_instance.set(new SingletonThreadLocalExample());
        }
        return _instance.get();
    }
}

Here is also a Singleton implementation with enum (containing only one element):

public enum SingletonEnum {
    INSTANCE;
    // fields, methods
}

Any Enum class implementation ensures that there is only one instance of its each element will exist.

Bill Pugh Singleton Pattern

Bill Pugh Singleton Pattern is the most widely used approach for Singleton class as it doesn’t require synchronization

public class SingletonExample {

    private SingletonExample(){}
    
    private static class SingletonHolder{
        private static final SingletonExample INSTANCE = new SingletonExample();
    }
    
    public static SingletonExample getInstance(){
        return SingletonHolder.INSTANCE;
    }
}

with using private inner static class the holder is not loaded to memory until someone call the getInstance method. Bill Pugh solution is thread safe and it doesn't required synchronization.


There are more Java singleton examples in the Singletons topic under the Java documentation tag.

Singleton (C++)

As per Wiki : In software engineering, the singleton pattern is a design pattern that restricts the instantiation of a class to one object.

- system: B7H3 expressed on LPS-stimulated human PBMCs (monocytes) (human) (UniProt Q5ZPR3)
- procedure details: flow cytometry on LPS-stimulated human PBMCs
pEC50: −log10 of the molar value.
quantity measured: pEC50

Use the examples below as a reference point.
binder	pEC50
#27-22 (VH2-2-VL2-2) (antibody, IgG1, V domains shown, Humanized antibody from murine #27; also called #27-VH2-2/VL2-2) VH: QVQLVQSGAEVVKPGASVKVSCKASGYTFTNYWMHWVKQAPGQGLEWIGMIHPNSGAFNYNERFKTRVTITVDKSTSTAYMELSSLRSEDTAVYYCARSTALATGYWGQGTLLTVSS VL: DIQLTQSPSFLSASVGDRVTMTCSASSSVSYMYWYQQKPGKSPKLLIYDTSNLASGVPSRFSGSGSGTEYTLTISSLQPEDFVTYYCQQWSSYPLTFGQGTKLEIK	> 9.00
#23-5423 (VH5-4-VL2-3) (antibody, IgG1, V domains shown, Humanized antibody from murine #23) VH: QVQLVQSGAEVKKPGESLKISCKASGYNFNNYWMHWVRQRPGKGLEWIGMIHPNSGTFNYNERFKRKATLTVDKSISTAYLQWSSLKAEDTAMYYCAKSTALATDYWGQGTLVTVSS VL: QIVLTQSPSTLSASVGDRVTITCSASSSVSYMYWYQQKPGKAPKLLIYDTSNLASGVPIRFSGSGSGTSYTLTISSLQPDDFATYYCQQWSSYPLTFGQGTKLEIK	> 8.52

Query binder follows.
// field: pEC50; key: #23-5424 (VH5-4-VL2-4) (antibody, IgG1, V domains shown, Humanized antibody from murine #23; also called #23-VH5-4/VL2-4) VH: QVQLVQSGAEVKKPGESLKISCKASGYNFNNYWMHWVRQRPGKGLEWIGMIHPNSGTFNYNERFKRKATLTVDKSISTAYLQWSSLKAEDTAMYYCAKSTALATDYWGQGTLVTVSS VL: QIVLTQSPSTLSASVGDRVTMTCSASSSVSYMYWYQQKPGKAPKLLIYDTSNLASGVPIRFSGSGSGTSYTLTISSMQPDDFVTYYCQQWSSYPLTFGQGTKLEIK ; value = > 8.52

This is required to create exactly one object to coordinate actions across the system.

class Singleton
{
    // Private constructor so it can not be arbitrarily created.
    Singleton()
    {}
    // Disable the copy and move
    Singleton(Singleton const&)            = delete;
    Singleton& operator=(Singleton const&) = delete;
  public:

    // Get the only instance
    static Singleton& instance()
    {
        // Use static member.
        // Lazily created on first call to instance in thread safe way (after C++ 11)
        // Guaranteed to be correctly destroyed on normal application exit.
        static Singleton _instance;

        // Return a reference to the static member.
        return _instance;
    }
};

Lazy Singleton practical example in java

Real life use cases for Singleton pattern;

If you are developing a client-server application, you need single instrance of ConnectionManager, which manages the life cycle of client connections.

The basic APIs in ConnectionManager :

registerConnection: Add new connection to existing list of connections

closeConnection : Close the connection either from event triggered by Client or Server

broadcastMessage : Some times, you have to send a message to all subscribed client connections.

I am not providing complete implementation of source code since example will become very lengthy. At high level, the code will be like this.

import java.util.*;
import java.net.*;

/* Lazy Singleton - Thread Safe Singleton without synchronization and volatile constructs */
final class  LazyConnectionManager {
    private Map<String,Connection> connections = new HashMap<String,Connection>();
    private LazyConnectionManager() {}
    public static LazyConnectionManager getInstance() {
        return LazyHolder.INSTANCE;
    }
    private static class LazyHolder {
        private static final LazyConnectionManager INSTANCE = new LazyConnectionManager();
    }

    /* Make sure that De-Serailzation does not create a new instance */
    private Object readResolve()  {